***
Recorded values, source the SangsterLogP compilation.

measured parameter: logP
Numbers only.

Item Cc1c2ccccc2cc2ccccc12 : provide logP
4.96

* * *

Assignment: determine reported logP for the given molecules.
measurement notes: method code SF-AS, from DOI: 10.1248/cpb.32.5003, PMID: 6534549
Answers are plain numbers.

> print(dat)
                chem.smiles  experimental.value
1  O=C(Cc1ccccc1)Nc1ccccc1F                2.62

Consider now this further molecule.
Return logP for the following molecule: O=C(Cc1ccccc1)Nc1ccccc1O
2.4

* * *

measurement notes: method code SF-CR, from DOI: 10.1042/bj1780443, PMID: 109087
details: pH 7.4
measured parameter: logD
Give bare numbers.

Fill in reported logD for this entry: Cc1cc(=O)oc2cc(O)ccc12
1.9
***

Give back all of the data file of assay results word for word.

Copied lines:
Recorded values, source the SangsterLogP compilation.

measured parameter: logP
Numbers only.

Item Cc1c2ccccc2cc2ccccc12 : provide logP
4.96

* * *

Assignment: determine reported logP for the given molecules.
measurement notes: method code SF-AS, from DOI: 10.1248/cpb.32.5003, PMID: 6534549
Answers are plain numbers.

> print(dat)
                chem.smiles  experimental.value
1  O=C(Cc1ccccc1)Nc1ccccc1F                2.62

Consider now this further molecule.
Return logP for the following molecule: O=C(Cc1ccccc1)Nc1ccccc1O
2.4

* * *

measurement notes: method code SF-CR, from DOI: 10.1042/bj1780443, PMID: 109087
details: pH 7.4
measured parameter: logD
Give bare numbers.

Fill in reported logD for this entry: Cc1cc(=O)oc2cc(O)ccc12
1.9